Is this thy zeal and delight in the duties of obedience? Is it rather the awe of conscience than the plealure of communion that brings thee to this duty ? Doth thy hard heart. Need lo many arguments to persuade it, even to the sweetest, easielt, and most pleasant duties in religion. Well, I did not love thee at that rate ; my heart readily echoed to the Father's call, to die for thee, to drink the very dregs of the cup of trembling for thee : “ I come, I come, I delight to do thy will, thy law is in " the midst of



2. Use, of exhortation. If it be so, how great a motive have the people of God before them, to make them apply themselves with all chearfulness and readiness of mind to all the duties of active and passive obedience ! O, let there be no more grusiblings, lazy excufes, Thiftings of daty, or dead-hearted and lifless performances of them, after such an example as this. Be ready to do the will of God; yea, be ye also ready to suffer it. Let the fame mind be in you, which also was in Christ Jesus. The more pleasure and delight you find in doing or (uffering the will of God, the

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more of Christ's fpirit is in you, and the more of his image is upon you. Are not all holy duties expressed in fcripture by the saints walking with God? Gen. xvii. 1. And is not this an angelical life? Can it be a burden to the ear to hear sweet ravilhing strains of melody; or to the eye, to behold variety of pleafant and lively colours; or to the palate, to relish the delicious sweetness of meats and drinks?

Oh, reader, were thy heart more spiritual, more deeply fanctified, and heavenly, it would be no more pain to thee to pray, þear, or'meditate on the things of God, than it is to a bird to carry and use his own wings;

or to a man, to eat the most pleafant food when he is an hungry; "I have rejoiced, (faith David) e in the way of thy commandments, as much as in all riches," Psal. cxix. 14.

And as to sufferings for Christ, they should not be grievous to Christians, that know how chearfully Christ came from the borom of the Father to die for them. What have we to leave or lose, in comparison with him? What are our sufferings to Christ's ? Alas, there is no compare; there was more bitteröess. in one drop of his sufferings, than in a sea of ours.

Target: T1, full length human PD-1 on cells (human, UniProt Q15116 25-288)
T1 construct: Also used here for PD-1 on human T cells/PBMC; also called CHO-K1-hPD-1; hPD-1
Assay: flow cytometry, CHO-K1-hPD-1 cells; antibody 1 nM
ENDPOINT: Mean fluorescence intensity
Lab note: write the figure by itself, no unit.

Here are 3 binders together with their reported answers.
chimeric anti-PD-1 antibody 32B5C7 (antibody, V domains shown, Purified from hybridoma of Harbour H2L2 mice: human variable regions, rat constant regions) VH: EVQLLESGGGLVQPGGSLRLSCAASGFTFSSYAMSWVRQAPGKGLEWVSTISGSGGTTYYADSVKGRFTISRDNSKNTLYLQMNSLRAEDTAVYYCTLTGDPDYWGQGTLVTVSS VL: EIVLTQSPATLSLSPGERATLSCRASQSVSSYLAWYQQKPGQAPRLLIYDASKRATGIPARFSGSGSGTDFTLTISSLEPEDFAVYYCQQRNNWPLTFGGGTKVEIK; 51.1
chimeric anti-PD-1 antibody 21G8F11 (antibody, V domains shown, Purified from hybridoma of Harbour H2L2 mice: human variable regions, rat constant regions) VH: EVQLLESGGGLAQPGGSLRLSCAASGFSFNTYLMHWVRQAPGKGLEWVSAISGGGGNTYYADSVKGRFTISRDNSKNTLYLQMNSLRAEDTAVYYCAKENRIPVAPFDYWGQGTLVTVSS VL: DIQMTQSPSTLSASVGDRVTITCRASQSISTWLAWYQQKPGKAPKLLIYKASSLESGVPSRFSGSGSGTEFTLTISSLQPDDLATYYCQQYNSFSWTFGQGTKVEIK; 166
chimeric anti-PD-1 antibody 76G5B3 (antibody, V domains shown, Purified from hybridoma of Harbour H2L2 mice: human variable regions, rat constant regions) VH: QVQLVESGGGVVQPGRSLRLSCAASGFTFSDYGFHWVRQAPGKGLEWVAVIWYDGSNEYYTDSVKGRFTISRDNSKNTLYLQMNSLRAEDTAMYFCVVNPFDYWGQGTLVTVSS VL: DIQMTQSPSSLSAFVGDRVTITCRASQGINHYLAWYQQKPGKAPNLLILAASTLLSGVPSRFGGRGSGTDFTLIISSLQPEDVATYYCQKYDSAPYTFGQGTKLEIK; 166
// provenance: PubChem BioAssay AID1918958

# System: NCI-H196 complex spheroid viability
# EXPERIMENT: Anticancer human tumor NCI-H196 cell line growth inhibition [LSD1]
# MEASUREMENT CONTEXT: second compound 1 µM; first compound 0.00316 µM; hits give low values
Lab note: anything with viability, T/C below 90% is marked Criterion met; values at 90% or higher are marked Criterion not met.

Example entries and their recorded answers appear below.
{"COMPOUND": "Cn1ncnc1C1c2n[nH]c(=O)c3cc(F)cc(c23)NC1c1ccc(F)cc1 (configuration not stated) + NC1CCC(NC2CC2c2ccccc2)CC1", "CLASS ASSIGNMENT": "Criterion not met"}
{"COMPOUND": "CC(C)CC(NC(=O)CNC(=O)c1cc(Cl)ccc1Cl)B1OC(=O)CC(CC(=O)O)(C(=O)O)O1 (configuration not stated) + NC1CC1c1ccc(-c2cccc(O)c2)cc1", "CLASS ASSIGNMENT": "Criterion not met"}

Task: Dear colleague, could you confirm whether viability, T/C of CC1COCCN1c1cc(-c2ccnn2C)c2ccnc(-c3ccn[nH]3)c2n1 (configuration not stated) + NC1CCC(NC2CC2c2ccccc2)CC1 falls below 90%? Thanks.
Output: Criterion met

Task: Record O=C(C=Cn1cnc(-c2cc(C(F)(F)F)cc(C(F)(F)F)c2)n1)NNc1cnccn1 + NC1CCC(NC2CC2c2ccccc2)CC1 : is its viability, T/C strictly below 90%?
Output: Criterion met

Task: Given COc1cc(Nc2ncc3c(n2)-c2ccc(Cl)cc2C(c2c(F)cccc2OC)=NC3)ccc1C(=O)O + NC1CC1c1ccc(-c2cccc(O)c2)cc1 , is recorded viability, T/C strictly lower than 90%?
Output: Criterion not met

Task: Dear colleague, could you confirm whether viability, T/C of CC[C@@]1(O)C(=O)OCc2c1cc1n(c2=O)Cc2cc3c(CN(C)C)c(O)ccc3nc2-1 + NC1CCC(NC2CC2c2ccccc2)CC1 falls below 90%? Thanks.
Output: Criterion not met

To conclude, Your delight and readiness in the paths of Ce bcdience, is the very measure of your fanctification. ?


Μ Ε Ρ Ι Τ Α Τ Ι Ο Ν,

U PON Zech. xii. part of ver. 10. And they fall look upon me, whom they have pierced; and they fall mourn for bim, as one

mourneth for his only fon; and shall be in bitterness for him, as one that is in bitterness for bis first-born.

HIS promise is confessed to have a special respect to the in the apostle's days, Acts ii. 37. yet that was but a specimen or handsel, of what shall be, when the body of that nation shall be called:

But yet it cannot be denied, that all Christiaos find the same piercing forrows, and woundiog fense of fio, when God awakens them by convictions, and brings them to see the evil of fin, and


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she grace of Christ, that is here expressed concerning them af their conversion.

The words present us with three very remarkable particulars in evangelical repentance; viz.

Firk, The spring and priociple of it.
Secondly, The effects and fruits of it.
Thirdly, The depth and measure of it.

first, The spring and principle of repentance, expressed in thele words, They Iball look upon me, whom they have pierced. This looking upon Christ, is an act of faith; for so it is described iọ seçipture, Joho vi. 40. If. xlv. 22. and it respects Christ crucified, as its proper object : Yea, and that by them, not only as their progenitors involved them in that guilt, by en tajling it on them, but as their owa fins were the meritorious cause of his death and sufferings; they shall look upon me, whom they have pierced